Commanding the task force was Rear Admiral Sandy Woodward. Woodward was a highly regarded officer, and was a submariner by trade. His forces first headed for Ascension Island; when they sailed, it was still largely thought that a diplomatic solution would be found to the crisis. Prime Minister Margaret Thatcher and her government thought it essential to get the task force on the way. Any delay in their sailing would lessen Britain's resolve as viewed by the rest of the world.
|HMS Hermes sails from Portsmouth for the South Atlantic|
THE FALKLANDS WAR, APRIL - JUNE 1982© Crown copyright. IWM (FKD 208)
HMS Hermes (R12)
HMS Hermes' construction began during World War II, but she did not enter service until 1959. Originally a traditional aircraft carrier with catapults and arresting gear, she was modified to be a vertical/short take off and landing (VSTOL) during her 1980-81 refit. She sailed for the Falklands with an air group of 12 Sea Harrier fighters and 18 Sea King helicopters.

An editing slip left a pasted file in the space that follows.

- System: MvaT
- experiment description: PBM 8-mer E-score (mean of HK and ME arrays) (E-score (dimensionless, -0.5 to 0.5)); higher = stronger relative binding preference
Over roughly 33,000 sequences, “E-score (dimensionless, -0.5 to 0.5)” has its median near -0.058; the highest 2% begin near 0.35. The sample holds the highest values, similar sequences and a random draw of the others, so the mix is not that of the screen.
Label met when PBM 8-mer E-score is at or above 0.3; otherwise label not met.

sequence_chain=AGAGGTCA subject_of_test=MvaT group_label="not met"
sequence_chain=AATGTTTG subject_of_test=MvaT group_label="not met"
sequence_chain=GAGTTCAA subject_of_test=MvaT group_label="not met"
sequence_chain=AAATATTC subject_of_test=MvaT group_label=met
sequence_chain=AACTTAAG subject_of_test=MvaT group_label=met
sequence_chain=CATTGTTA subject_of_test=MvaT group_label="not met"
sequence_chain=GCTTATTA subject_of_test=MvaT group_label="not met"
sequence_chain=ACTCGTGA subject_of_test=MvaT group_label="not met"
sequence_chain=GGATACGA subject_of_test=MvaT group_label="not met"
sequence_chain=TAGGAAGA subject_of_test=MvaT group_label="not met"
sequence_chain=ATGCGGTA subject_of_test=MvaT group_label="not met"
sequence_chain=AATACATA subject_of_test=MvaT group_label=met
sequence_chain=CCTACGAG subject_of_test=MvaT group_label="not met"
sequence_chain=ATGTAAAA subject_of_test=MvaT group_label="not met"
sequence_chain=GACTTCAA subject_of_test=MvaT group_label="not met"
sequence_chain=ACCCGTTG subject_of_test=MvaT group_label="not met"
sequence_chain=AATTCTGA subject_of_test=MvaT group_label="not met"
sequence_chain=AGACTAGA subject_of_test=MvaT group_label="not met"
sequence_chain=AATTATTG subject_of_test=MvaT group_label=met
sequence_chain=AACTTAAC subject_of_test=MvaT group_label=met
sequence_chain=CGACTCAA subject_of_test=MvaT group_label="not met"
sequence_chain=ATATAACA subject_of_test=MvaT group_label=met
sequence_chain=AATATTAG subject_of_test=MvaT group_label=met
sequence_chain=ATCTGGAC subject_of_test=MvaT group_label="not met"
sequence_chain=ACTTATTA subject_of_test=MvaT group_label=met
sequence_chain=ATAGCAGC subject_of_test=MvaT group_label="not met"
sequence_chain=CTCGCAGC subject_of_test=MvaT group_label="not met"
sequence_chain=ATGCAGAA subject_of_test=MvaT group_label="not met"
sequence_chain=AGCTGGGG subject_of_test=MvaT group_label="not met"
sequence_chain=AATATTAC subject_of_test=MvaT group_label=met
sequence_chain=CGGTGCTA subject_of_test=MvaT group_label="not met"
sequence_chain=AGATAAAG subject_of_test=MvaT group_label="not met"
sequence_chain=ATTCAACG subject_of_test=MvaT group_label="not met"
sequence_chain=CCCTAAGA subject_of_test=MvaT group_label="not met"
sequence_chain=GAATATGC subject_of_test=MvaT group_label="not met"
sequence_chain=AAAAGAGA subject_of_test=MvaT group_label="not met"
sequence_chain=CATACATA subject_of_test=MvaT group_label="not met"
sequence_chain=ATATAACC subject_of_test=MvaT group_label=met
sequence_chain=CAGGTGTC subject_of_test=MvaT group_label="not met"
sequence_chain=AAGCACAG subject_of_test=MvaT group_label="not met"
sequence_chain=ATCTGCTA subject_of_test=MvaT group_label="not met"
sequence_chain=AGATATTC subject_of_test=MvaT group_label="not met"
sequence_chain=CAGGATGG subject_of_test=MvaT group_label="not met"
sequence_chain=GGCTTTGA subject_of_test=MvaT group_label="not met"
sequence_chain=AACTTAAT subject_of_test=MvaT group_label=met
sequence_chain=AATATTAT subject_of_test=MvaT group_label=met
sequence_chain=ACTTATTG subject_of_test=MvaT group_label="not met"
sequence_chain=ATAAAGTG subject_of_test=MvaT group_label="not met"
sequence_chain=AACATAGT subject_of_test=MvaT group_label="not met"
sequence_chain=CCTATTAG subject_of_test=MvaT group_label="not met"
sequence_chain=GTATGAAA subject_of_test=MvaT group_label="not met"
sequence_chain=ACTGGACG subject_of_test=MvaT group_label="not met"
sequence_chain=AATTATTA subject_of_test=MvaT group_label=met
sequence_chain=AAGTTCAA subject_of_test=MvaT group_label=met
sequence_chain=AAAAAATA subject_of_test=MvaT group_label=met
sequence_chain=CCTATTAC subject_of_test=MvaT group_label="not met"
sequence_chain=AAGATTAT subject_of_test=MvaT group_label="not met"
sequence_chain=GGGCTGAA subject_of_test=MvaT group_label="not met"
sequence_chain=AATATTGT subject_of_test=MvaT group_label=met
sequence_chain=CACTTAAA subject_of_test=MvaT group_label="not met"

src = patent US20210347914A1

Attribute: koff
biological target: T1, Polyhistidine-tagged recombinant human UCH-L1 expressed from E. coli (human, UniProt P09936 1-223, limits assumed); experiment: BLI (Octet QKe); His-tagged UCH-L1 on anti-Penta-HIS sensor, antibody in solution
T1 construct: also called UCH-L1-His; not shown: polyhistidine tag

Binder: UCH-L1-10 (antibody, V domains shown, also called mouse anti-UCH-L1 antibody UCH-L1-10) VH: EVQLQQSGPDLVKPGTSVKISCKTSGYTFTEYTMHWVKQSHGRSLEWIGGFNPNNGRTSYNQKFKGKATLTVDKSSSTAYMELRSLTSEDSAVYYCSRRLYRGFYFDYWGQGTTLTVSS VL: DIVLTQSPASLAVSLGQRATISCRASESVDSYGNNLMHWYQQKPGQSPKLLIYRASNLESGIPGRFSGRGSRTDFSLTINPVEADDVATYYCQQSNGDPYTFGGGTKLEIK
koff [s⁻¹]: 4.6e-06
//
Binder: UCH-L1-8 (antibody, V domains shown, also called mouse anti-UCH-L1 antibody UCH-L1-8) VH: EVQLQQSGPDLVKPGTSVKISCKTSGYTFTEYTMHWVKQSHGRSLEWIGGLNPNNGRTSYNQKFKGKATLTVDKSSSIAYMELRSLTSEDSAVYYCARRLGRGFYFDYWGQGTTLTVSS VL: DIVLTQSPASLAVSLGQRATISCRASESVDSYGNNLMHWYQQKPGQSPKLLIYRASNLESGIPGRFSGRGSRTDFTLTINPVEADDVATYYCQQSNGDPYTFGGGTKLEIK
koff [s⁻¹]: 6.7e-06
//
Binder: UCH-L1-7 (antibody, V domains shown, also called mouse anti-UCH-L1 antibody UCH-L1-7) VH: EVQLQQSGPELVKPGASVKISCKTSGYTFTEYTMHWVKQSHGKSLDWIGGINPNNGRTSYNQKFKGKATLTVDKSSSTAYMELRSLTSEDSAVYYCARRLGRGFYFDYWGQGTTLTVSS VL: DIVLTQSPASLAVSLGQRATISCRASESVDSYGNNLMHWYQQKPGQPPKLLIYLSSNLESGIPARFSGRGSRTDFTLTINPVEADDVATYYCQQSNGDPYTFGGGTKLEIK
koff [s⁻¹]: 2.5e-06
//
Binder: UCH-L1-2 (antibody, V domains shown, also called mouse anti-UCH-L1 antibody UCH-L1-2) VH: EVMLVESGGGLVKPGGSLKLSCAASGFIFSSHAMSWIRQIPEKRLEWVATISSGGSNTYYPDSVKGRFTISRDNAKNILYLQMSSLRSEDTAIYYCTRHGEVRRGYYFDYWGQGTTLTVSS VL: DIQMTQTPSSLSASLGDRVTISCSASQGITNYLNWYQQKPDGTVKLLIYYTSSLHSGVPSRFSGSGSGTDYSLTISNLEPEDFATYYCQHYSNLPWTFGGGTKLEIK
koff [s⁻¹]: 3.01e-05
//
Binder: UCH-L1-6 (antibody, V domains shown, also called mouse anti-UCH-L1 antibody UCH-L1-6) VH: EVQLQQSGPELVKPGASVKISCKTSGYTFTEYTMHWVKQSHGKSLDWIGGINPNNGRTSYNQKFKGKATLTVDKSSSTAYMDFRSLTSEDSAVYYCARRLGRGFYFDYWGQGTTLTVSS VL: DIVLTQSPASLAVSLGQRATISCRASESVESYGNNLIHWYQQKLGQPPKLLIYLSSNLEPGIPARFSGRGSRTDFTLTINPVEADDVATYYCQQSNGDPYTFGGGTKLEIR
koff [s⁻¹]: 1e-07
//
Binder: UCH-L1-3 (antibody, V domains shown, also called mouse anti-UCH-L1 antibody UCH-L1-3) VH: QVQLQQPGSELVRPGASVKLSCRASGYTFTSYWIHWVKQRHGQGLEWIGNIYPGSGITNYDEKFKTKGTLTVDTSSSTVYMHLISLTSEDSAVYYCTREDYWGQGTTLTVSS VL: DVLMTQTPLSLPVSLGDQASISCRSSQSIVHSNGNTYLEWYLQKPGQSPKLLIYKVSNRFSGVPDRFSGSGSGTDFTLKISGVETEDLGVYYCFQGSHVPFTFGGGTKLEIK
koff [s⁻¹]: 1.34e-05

HMS Invincible (R05)
HMS Invincible was commissioned by the Royal Navy in July 1980. At the beginning of the crisis, there was an agreement in place to sell the vessel to the Royal Australian Navy. Regardless, Invincible set sail for the South Atlantic with an air group of 8 Sea Harrier and 12 Sea King.
HMS Antrim (D18), commissioned 1970
HMS Glamorgan (D19), commissioned 1966
HMS Sheffield (D80), commissioned 1975
HMS Glasgow (D88), commissioned 1977
HMS Coventry (D118), commissioned 1978
HMS Broadsword (F88), commissioned 1979
HMS Brilliant (F90), commissioned 1981
HMS Yarmouth (F101), commissoned 1960
HMS Plymouth (F126), commissioned 1961
HMS Arrow (F173), commissioned 1976
HMS Alacrity (F174), commissioned 1977
The stories of these ships, and the others that participated, will be told in the coming days...